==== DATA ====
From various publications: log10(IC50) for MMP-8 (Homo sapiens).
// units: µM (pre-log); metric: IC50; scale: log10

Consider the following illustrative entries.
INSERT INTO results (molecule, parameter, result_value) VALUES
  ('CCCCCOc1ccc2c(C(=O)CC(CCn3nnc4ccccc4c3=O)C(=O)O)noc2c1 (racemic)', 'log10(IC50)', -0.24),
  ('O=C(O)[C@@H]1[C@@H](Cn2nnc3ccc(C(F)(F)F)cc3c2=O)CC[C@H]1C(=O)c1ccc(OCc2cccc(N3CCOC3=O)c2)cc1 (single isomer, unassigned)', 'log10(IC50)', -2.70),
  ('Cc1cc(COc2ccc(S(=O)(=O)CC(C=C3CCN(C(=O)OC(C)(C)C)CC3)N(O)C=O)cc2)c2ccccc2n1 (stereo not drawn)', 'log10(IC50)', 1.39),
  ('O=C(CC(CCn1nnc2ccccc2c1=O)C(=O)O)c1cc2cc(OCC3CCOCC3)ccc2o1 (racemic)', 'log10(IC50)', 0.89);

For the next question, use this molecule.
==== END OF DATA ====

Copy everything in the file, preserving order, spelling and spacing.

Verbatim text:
From various publications: log10(IC50) for MMP-8 (Homo sapiens).
// units: µM (pre-log); metric: IC50; scale: log10

Consider the following illustrative entries.
INSERT INTO results (molecule, parameter, result_value) VALUES
  ('CCCCCOc1ccc2c(C(=O)CC(CCn3nnc4ccccc4c3=O)C(=O)O)noc2c1 (racemic)', 'log10(IC50)', -0.24),
  ('O=C(O)[C@@H]1[C@@H](Cn2nnc3ccc(C(F)(F)F)cc3c2=O)CC[C@H]1C(=O)c1ccc(OCc2cccc(N3CCOC3=O)c2)cc1 (single isomer, unassigned)', 'log10(IC50)', -2.70),
  ('Cc1cc(COc2ccc(S(=O)(=O)CC(C=C3CCN(C(=O)OC(C)(C)C)CC3)N(O)C=O)cc2)c2ccccc2n1 (stereo not drawn)', 'log10(IC50)', 1.39),
  ('O=C(CC(CCn1nnc2ccccc2c1=O)C(=O)O)c1cc2cc(OCC3CCOCC3)ccc2o1 (racemic)', 'log10(IC50)', 0.89);

For the next question, use this molecule.